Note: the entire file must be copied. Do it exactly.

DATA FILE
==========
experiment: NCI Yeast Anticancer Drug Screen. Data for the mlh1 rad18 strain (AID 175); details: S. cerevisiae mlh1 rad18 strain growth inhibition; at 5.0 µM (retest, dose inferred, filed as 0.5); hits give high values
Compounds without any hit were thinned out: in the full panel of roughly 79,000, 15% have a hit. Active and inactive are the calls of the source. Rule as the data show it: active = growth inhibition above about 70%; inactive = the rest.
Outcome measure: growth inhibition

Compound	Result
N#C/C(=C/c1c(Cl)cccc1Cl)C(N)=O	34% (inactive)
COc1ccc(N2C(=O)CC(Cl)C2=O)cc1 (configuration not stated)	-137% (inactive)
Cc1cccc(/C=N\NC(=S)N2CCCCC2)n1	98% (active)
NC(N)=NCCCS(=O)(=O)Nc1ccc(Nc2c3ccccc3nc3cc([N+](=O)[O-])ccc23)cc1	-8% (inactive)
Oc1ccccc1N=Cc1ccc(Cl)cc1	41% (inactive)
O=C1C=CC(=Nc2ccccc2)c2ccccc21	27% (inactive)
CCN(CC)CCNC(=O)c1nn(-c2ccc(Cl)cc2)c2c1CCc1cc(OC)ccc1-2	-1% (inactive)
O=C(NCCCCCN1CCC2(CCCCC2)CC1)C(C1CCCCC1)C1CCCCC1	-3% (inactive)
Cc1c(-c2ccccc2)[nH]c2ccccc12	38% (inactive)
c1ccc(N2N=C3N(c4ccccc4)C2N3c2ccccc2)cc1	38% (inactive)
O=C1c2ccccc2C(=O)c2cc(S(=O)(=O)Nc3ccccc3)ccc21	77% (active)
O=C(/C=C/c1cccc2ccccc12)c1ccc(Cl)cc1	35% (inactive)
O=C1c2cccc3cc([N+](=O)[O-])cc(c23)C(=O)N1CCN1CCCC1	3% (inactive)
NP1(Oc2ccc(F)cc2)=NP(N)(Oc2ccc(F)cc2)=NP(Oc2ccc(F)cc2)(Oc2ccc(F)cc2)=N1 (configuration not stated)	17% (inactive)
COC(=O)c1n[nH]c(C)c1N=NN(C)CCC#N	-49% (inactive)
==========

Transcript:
experiment: NCI Yeast Anticancer Drug Screen. Data for the mlh1 rad18 strain (AID 175); details: S. cerevisiae mlh1 rad18 strain growth inhibition; at 5.0 µM (retest, dose inferred, filed as 0.5); hits give high values
Compounds without any hit were thinned out: in the full panel of roughly 79,000, 15% have a hit. Active and inactive are the calls of the source. Rule as the data show it: active = growth inhibition above about 70%; inactive = the rest.
Outcome measure: growth inhibition

Compound	Result
N#C/C(=C/c1c(Cl)cccc1Cl)C(N)=O	34% (inactive)
COc1ccc(N2C(=O)CC(Cl)C2=O)cc1 (configuration not stated)	-137% (inactive)
Cc1cccc(/C=N\NC(=S)N2CCCCC2)n1	98% (active)
NC(N)=NCCCS(=O)(=O)Nc1ccc(Nc2c3ccccc3nc3cc([N+](=O)[O-])ccc23)cc1	-8% (inactive)
Oc1ccccc1N=Cc1ccc(Cl)cc1	41% (inactive)
O=C1C=CC(=Nc2ccccc2)c2ccccc21	27% (inactive)
CCN(CC)CCNC(=O)c1nn(-c2ccc(Cl)cc2)c2c1CCc1cc(OC)ccc1-2	-1% (inactive)
O=C(NCCCCCN1CCC2(CCCCC2)CC1)C(C1CCCCC1)C1CCCCC1	-3% (inactive)
Cc1c(-c2ccccc2)[nH]c2ccccc12	38% (inactive)
c1ccc(N2N=C3N(c4ccccc4)C2N3c2ccccc2)cc1	38% (inactive)
O=C1c2ccccc2C(=O)c2cc(S(=O)(=O)Nc3ccccc3)ccc21	77% (active)
O=C(/C=C/c1cccc2ccccc12)c1ccc(Cl)cc1	35% (inactive)
O=C1c2cccc3cc([N+](=O)[O-])cc(c23)C(=O)N1CCN1CCCC1	3% (inactive)
NP1(Oc2ccc(F)cc2)=NP(N)(Oc2ccc(F)cc2)=NP(Oc2ccc(F)cc2)(Oc2ccc(F)cc2)=N1 (configuration not stated)	17% (inactive)
COC(=O)c1n[nH]c(C)c1N=NN(C)CCC#N	-49% (inactive)